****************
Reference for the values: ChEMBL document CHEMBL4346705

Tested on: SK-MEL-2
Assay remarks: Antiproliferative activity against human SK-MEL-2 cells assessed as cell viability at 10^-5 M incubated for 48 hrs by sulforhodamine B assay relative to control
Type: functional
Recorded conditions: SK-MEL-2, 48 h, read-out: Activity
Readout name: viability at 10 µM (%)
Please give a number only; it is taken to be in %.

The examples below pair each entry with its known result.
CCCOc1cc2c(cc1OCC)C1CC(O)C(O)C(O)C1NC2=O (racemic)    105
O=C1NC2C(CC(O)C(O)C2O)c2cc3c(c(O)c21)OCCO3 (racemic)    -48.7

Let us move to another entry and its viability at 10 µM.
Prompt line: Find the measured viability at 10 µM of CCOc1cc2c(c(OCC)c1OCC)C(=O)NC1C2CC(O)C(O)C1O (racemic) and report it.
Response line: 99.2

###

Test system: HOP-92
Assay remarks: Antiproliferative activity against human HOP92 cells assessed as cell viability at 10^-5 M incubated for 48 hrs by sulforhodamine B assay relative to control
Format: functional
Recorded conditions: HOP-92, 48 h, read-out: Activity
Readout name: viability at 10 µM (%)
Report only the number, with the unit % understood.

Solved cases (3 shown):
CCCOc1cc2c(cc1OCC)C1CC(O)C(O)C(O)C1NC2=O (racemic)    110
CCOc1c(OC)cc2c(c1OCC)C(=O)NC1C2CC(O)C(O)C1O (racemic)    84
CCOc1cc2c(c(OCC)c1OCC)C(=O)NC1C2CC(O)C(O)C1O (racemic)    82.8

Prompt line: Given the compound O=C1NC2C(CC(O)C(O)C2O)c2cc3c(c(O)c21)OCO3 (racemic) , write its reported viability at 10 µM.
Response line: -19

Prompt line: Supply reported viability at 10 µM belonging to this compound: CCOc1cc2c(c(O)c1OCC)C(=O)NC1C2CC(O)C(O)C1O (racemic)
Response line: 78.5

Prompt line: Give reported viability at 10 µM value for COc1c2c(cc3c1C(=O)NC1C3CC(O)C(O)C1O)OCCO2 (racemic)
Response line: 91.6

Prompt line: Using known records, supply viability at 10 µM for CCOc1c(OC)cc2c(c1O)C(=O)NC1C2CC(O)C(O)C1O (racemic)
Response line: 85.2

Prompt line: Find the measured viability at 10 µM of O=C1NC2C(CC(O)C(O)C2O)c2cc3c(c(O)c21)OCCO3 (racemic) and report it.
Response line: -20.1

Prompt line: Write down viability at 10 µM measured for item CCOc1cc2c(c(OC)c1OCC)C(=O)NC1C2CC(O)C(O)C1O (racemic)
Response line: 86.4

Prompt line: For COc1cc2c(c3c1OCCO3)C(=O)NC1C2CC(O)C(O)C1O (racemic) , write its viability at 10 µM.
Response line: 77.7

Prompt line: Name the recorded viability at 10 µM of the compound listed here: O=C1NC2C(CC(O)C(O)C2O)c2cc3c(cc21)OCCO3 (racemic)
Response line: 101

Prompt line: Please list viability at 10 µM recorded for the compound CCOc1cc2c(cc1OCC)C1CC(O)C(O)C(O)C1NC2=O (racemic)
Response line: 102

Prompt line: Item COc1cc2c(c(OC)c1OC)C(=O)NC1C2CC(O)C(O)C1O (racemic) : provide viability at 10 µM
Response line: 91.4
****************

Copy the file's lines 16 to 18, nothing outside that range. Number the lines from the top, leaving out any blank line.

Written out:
Assay remarks: Antiproliferative activity against human HOP92 cells assessed as cell viability at 10^-5 M incubated for 48 hrs by sulforhodamine B assay relative to control
Format: functional
Recorded conditions: HOP-92, 48 h, read-out: Activity